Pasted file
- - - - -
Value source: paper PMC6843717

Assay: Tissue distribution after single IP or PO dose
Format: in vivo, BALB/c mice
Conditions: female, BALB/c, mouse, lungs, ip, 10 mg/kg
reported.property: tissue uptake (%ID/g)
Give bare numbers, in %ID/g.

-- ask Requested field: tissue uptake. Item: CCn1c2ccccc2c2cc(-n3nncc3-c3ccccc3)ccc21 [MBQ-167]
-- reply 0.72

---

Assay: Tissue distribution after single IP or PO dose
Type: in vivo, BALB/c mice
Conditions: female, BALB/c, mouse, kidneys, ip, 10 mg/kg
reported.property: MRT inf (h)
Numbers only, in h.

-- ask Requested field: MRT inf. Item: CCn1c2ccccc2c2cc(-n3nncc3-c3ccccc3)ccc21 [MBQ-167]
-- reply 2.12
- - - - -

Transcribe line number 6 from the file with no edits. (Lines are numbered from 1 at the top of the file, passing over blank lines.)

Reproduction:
Give bare numbers, in %ID/g.